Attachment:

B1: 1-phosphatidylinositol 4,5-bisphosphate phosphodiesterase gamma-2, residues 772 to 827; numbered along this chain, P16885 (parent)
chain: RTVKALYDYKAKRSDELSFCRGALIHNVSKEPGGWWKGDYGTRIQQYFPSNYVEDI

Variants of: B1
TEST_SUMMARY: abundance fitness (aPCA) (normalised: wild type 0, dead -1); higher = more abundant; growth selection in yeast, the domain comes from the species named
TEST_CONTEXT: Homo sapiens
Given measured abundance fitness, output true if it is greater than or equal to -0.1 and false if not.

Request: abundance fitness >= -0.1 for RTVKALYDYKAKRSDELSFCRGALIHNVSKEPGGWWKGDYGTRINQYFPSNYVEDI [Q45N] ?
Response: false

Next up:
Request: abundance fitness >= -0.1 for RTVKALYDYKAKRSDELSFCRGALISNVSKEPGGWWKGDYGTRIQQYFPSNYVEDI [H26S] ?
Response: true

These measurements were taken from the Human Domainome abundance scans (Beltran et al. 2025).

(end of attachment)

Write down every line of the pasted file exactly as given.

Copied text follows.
B1: 1-phosphatidylinositol 4,5-bisphosphate phosphodiesterase gamma-2, residues 772 to 827; numbered along this chain, P16885 (parent)
chain: RTVKALYDYKAKRSDELSFCRGALIHNVSKEPGGWWKGDYGTRIQQYFPSNYVEDI

Variants of: B1
TEST_SUMMARY: abundance fitness (aPCA) (normalised: wild type 0, dead -1); higher = more abundant; growth selection in yeast, the domain comes from the species named
TEST_CONTEXT: Homo sapiens
Given measured abundance fitness, output true if it is greater than or equal to -0.1 and false if not.

Request: abundance fitness >= -0.1 for RTVKALYDYKAKRSDELSFCRGALIHNVSKEPGGWWKGDYGTRINQYFPSNYVEDI [Q45N] ?
Response: false

Next up:
Request: abundance fitness >= -0.1 for RTVKALYDYKAKRSDELSFCRGALISNVSKEPGGWWKGDYGTRIQQYFPSNYVEDI [H26S] ?
Response: true

These measurements were taken from the Human Domainome abundance scans (Beltran et al. 2025).